Cerebral arteriovenous malformations (AVMs) are abnormal collections of arteries and veins in the brain. They are formed before birth (congenital) and occur within the brain tissue, pushing normal brain tissue to the side. AVMs are considered vascular malformations. Other vascular malformations exist, such as cavernomas, venous angiomas or capillary telangectasias, which are different entities from AVMs. These other vascular malformations tend to have a lower bleeding risk and tend not to require treatment, with the exception of some cavernomas.
AVMs may never cause any symptoms. However, they can bleed in the brain causing significant damage.
AVMs are classified with a grading system, which can predict the risk to the patient and type of treatment that may be offered. The Spetzler-Martin systems classifies the AVM based on three characteristics.
If an AVM bleeds, depending on the characteristics, treatment is sometimes offered to prevent more brain damage from additional future bleeding. If an AVM is found before it bleeds, it may be observed or treated. Treatment options including radiation, endovascular treatment, and/or open surgical removal. It is important to speak with a specialist if you are diagnosed with an AVM.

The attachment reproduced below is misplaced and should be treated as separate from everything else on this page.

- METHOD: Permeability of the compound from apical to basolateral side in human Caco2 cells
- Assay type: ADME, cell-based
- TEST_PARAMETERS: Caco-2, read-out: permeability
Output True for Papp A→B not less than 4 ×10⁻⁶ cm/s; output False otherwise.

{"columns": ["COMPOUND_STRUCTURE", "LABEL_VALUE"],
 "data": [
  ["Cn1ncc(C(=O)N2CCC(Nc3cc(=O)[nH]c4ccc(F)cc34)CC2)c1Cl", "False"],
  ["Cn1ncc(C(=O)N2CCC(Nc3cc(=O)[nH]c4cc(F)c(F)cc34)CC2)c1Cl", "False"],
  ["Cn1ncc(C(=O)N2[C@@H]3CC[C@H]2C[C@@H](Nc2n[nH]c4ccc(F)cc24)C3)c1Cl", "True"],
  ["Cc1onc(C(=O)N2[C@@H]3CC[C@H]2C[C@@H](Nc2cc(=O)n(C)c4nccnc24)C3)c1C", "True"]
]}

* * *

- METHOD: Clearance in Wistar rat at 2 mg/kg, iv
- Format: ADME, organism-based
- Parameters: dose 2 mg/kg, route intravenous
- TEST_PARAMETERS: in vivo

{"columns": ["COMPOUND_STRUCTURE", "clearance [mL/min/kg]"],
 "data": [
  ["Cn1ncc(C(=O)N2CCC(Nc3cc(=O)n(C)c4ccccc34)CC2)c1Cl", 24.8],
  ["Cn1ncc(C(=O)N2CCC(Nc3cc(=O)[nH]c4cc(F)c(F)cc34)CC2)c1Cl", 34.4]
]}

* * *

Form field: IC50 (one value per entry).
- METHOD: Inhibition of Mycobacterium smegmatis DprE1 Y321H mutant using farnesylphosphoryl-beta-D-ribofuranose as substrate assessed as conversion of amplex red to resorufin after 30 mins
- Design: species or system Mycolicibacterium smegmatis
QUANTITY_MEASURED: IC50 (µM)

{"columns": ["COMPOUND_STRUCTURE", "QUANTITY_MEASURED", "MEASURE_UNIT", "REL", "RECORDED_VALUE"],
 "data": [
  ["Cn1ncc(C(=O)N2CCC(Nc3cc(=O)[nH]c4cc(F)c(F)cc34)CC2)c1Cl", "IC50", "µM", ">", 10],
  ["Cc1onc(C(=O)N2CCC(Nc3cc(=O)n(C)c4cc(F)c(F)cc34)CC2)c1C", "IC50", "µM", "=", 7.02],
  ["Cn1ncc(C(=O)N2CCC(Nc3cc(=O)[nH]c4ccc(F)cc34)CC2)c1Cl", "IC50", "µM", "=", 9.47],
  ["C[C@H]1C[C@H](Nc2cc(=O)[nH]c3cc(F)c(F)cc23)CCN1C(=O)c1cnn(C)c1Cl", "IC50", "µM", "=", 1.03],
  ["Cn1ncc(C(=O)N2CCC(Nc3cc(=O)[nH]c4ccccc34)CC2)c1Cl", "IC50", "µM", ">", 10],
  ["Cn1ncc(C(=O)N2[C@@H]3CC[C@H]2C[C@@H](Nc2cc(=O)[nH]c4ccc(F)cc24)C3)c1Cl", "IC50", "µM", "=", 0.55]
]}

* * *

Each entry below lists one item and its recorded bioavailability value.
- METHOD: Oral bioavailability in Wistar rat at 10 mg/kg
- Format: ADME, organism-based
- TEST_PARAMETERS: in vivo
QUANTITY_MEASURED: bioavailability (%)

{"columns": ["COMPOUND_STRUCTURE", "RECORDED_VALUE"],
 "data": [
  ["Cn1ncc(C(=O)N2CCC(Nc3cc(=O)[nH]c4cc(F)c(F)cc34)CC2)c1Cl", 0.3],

At Rocky Mountain Brain & Spine Institute, we are one of a few neurosurgeons in the Denver region performing surgical procedures for AVMs. We are BOARD CERTIFIED.
A lower grade tends to be associated with smaller risk, and a higher grade has larger risk.
- Lower grade (I & II) tend to be amenable to open surgical removal or endovascular treatment.
- Medium grade (III) tends to require both endovascular treatment and possibly radiation and/or open surgical removal.
- Higher grade (IV & V) may not be amenable to any treatment.